Richard Serra

This Richard Serra sculpture is located at Gibbs Farm in New Zealand.  I chose this because I really like the location. It is a beautiful farm that the huge piece of steal actually works at because it mimics the shape of the land. Serra said that the work is a hallmark of the strong relationships formed between collector and artist.

Richard Serra

I chose this sheet metal sculpture by Richard Serra placed in the Guggenheim Museum Bilbao, because it reminds me of life. If you put yourself out into the world, and decide to do better things for yourself you will see the world in a entirely new perspective. You may close certain doors, but bigger ones will be opening. If you were to live in fear and stay in your comfort zone, you will not grow as a person and will be limited to a certain amount of space. Instead of doors opening they will be closing.

Richard Serra

I chose Belts (1966-67) by Richard Serra mostly because I don't fully understand his larger scale steel works. I liked this piece because it's different than most of his other work and I can wrap my head around it better. After experiencing Arte Povera in Italy, which is poor or impoverished art, he used non-traditional materials to make a statement that he connected to the limp human figure.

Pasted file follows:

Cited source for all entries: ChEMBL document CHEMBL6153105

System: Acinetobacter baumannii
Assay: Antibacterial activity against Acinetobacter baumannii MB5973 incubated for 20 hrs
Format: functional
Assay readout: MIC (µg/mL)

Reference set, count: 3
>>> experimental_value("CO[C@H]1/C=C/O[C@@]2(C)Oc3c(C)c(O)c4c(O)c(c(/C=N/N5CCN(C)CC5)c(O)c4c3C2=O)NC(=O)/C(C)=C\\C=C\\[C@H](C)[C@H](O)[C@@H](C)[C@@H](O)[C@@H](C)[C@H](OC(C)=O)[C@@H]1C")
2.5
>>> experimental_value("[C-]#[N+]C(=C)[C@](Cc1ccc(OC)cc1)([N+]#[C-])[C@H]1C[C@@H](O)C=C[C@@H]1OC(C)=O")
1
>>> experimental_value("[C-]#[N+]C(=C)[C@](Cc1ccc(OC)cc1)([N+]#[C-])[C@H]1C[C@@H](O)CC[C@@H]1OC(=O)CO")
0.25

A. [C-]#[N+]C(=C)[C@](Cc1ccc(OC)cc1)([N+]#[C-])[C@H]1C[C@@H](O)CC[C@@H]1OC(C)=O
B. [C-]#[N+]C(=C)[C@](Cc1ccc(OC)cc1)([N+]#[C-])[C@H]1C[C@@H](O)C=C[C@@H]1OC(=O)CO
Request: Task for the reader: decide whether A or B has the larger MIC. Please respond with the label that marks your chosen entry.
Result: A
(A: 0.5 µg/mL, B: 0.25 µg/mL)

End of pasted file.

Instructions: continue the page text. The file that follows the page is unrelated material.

Richard Serra / Junction Cycle

2 new large scale works by Richard Serra are currently on display at the Gagosian Gallery and well worth an hour or so of your time if you happen to be anywhere close by. Junction / Cycle are both sculptures created in the artists preferred medium of waterproof steel, and in this case the oxidization of the material has turned the sculptures a striking bright orange colour, which offers plenty to those passing through the maze of the pieces themselves. Serra says the sculptures were designed as much with the space between them in mind, as with the form and materials used: "I consider space to be a material. The articulation of space has come to take precedence over other concerns. I attempt to use sculptural form to make space distinct."